Tuesday, April 6, 2010
Our First Day--Donna
It is 7:00 pm here in Haiti and we just finished dinner and are relaxing after an exciting first day of work.
The Bethel Guest house is as beautiful as I remember with lovely cool breezes blowing through the windows. We were actually cold under our blankets last night with the ceiling fan on! It is a busy place as a group of 50 from a Nashville church mission team are here. They are the first team and will send teams through the summer. The guest house has ramped up services to serve everyone which is wonderful. They have a delicious buffet for breakfast and dinner and we all eat out on a covered patio. Dr. Bernard’s 33 babies/toddlers from his orphanage are housed in the second building and many of the teenagers are playing with and caring for them this week. There is a fridge in the first floor kitchen you are free to use, lots of drinking water available and filling all your empty bottles each am is fine. The showers are nice and hot but remember to bring your own soap.
We had trouble finding our driver at the airport as all the terminals are moved around. (You will now turn to the right to find the cart rental). We are having a large sign made that will say Bethel for the driver to hold up. When you exit the terminal walk to the edge of the red iron gates and look for the sign. Stay within the gates just to keep it simple. It is not dangerous, but you get too many offers of help if you go out.
The driver will most likely be Arnold . He speaks passable English and is very sweet.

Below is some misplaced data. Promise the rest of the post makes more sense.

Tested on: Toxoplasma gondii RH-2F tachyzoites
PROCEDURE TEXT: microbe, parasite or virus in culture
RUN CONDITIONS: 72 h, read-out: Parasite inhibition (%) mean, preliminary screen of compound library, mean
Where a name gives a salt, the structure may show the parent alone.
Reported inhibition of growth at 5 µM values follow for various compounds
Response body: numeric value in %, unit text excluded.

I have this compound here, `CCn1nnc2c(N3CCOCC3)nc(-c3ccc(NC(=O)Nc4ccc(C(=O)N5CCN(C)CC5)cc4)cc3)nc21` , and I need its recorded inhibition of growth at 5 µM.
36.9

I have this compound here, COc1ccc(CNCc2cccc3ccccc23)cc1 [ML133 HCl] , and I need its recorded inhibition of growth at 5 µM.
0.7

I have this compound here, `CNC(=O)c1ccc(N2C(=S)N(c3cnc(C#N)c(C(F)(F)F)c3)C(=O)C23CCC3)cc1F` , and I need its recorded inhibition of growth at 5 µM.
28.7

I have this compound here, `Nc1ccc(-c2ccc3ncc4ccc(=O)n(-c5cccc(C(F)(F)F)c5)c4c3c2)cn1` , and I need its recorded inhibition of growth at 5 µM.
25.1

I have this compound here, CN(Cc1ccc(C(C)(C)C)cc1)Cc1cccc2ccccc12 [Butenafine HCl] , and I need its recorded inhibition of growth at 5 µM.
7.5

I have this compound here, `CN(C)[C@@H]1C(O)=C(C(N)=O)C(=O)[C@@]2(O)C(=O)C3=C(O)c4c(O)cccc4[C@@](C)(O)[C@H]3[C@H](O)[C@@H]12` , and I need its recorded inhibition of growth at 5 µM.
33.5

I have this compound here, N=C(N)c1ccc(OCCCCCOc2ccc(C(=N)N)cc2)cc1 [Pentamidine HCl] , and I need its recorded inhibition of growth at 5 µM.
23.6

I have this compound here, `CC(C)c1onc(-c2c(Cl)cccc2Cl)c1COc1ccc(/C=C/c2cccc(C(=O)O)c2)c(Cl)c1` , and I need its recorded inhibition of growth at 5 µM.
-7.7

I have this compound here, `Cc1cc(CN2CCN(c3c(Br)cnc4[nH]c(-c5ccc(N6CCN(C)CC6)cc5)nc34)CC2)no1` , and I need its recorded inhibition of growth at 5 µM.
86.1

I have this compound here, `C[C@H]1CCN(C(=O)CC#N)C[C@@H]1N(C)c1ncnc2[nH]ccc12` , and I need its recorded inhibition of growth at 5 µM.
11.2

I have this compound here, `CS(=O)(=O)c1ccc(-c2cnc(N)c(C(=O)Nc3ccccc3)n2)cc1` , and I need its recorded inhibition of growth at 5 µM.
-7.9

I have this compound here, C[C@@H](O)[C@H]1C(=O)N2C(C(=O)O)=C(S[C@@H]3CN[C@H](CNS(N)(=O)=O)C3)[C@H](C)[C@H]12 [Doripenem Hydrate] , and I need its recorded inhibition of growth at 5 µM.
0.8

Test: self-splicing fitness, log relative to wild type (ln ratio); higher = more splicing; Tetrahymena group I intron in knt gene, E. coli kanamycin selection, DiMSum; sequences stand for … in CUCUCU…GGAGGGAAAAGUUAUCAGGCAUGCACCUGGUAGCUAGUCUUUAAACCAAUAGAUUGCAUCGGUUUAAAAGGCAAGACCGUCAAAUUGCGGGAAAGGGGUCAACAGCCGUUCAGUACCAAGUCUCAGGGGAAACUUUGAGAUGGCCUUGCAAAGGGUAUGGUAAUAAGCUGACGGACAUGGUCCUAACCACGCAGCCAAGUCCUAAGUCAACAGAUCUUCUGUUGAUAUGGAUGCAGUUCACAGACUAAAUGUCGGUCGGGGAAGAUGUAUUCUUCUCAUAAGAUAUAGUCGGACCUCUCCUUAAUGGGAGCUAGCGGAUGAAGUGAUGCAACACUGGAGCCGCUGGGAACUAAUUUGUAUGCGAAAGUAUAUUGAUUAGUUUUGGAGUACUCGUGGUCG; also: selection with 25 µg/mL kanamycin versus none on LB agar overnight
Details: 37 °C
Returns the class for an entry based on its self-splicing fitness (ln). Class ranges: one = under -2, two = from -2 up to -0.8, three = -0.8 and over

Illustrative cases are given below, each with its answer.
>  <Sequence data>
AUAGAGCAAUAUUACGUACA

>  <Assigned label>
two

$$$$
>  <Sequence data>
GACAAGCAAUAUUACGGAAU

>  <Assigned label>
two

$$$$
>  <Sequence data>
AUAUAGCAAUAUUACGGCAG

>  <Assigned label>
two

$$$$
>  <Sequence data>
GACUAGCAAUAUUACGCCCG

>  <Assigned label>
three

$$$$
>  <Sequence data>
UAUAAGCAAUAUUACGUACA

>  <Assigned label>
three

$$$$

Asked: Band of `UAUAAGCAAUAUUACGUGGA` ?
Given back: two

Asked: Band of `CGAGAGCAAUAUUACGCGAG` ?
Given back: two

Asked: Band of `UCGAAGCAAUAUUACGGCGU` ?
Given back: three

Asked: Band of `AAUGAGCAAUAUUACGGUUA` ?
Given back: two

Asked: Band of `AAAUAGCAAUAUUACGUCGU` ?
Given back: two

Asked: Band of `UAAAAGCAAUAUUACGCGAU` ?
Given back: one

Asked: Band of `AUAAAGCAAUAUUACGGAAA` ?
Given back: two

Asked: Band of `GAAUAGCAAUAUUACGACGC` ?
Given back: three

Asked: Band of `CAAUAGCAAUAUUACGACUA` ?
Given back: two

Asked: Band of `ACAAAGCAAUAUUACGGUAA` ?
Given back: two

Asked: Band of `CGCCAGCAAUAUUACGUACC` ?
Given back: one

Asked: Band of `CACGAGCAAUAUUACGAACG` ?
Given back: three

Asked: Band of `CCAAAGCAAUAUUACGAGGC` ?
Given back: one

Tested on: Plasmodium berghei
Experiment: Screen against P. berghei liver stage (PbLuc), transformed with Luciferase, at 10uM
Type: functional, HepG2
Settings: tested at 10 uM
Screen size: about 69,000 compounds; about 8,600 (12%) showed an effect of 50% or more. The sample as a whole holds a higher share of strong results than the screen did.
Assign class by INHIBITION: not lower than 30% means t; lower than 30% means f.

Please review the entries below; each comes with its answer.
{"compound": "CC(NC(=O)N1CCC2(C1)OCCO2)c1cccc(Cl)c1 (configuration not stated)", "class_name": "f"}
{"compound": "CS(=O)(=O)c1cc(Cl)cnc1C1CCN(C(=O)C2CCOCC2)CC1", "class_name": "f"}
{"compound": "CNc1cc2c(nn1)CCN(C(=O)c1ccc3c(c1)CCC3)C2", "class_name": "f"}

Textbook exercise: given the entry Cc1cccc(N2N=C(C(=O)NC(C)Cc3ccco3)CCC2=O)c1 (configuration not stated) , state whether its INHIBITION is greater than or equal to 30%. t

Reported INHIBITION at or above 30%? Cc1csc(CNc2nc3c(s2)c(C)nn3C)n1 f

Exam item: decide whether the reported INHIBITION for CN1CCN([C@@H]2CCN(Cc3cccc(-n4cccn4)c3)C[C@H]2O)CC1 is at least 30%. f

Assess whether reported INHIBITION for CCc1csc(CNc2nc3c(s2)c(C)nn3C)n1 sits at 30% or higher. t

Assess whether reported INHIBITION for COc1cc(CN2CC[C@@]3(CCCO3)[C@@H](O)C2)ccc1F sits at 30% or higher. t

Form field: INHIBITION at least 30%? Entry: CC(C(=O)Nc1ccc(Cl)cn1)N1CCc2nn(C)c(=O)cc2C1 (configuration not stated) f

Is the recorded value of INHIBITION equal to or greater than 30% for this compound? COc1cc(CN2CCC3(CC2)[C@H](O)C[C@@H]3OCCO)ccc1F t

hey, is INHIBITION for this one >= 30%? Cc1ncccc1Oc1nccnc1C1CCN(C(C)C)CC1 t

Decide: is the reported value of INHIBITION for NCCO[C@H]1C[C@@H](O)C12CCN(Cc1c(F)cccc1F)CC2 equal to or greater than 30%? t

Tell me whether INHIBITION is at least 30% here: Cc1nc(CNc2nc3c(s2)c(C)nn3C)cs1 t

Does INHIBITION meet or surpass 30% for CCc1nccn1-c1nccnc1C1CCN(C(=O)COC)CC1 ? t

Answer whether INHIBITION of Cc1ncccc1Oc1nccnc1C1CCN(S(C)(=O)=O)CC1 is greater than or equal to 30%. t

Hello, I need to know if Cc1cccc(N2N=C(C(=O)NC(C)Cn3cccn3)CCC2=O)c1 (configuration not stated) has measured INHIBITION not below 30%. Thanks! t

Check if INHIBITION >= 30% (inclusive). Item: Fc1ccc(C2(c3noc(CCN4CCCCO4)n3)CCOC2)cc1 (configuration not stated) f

My team had been researching alternative hospital options the week before we arrived. The most promising was the Haitian Community Hospital (HCH) in Petionville. Amazingly, we passed by it on our drive from the airport to the guest house so had the driver stop. We met with the acting medical director (the first was on vacation) and he agreed to allow us to come today and see how things went. It was an interesting meeting in that he kept asking us what group we were with. I had been asked that before by Heart to Heart and others and decided on the spur of the moment that to have some legitimacy we needed a name so we sounded official. Sooooooooo we are now the Midwest Therapy Group or MTG for short! Everyone we met with seemed to like writing that down and then listing our services and teams. We connected up with a group called LEAP that provides volunteers in the hospital for now. Linnea is the leader and was referred to me by the Heart to Heart International director who has an office nearby. The administration is in the process of transitioning from chaos with volunteers back to their old hospital services with paid staff. Linnea has helped to convince them that PT/OT services are needed and since there is no one here to hire, our teams would be good. They found us a corner to work in for today and gave us each a volunteer Haitian translator to help. They are all young men and we so helpful and friendly. We found a few volunteer nurses and doctors who spoke English and told them we were available to take pt’s and they were so thrilled. The hospital has maybe 30 in-pts and then they line up outdoors starting at sunrise and the out-patients funnel in. We saw a 15 year old with a R BKA, fx L shoulder and fx R ankle who had only a week of PT after surgery and had been in bed since. I saw a woman who was a L BKA and had just been fitted with a prosthesis but due to the fact she was pregnant and had no shrinker sock her stump was now too swollen. When I asked her when her baby was due she answered “He is pushing now!” We gave her some compresso-grip and told her we would try tomorrow after the baby was born. (I can’t wait to hold the new little one.) We saw many people who had ankle fx’s but no follow up, so now the ankles were contracted. The smiles on their faces were so wonderful when after some gentle mobilization, teaching ROM/stretch and how to use theraband they saw some movement start in the ankle. They were all afraid they would be like this forever and we so happy to know how to improve things.